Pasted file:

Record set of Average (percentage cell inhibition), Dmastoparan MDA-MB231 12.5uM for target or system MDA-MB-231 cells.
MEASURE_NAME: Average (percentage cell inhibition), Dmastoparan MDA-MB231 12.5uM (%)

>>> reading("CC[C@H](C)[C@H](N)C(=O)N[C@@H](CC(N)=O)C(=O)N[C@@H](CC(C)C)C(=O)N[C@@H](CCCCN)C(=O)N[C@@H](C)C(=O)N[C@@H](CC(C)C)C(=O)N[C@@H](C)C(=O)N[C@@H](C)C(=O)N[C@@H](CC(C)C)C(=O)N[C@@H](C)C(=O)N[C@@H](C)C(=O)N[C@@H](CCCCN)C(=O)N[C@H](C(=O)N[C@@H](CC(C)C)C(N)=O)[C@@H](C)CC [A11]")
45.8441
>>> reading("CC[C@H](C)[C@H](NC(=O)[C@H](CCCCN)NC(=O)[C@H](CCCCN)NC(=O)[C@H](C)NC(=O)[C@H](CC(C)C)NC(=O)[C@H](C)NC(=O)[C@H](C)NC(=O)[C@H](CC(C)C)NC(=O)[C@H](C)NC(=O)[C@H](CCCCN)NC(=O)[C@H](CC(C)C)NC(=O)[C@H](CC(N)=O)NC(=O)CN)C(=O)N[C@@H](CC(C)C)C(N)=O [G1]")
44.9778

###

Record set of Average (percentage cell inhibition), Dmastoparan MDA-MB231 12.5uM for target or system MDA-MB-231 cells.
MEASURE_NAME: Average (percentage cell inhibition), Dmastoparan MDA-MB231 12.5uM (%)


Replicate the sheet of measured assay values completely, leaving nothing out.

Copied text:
Record set of Average (percentage cell inhibition), Dmastoparan MDA-MB231 12.5uM for target or system MDA-MB-231 cells.
MEASURE_NAME: Average (percentage cell inhibition), Dmastoparan MDA-MB231 12.5uM (%)

>>> reading("CC[C@H](C)[C@H](N)C(=O)N[C@@H](CC(N)=O)C(=O)N[C@@H](CC(C)C)C(=O)N[C@@H](CCCCN)C(=O)N[C@@H](C)C(=O)N[C@@H](CC(C)C)C(=O)N[C@@H](C)C(=O)N[C@@H](C)C(=O)N[C@@H](CC(C)C)C(=O)N[C@@H](C)C(=O)N[C@@H](C)C(=O)N[C@@H](CCCCN)C(=O)N[C@H](C(=O)N[C@@H](CC(C)C)C(N)=O)[C@@H](C)CC [A11]")
45.8441
>>> reading("CC[C@H](C)[C@H](NC(=O)[C@H](CCCCN)NC(=O)[C@H](CCCCN)NC(=O)[C@H](C)NC(=O)[C@H](CC(C)C)NC(=O)[C@H](C)NC(=O)[C@H](C)NC(=O)[C@H](CC(C)C)NC(=O)[C@H](C)NC(=O)[C@H](CCCCN)NC(=O)[C@H](CC(C)C)NC(=O)[C@H](CC(N)=O)NC(=O)CN)C(=O)N[C@@H](CC(C)C)C(N)=O [G1]")
44.9778

###

Record set of Average (percentage cell inhibition), Dmastoparan MDA-MB231 12.5uM for target or system MDA-MB-231 cells.
MEASURE_NAME: Average (percentage cell inhibition), Dmastoparan MDA-MB231 12.5uM (%)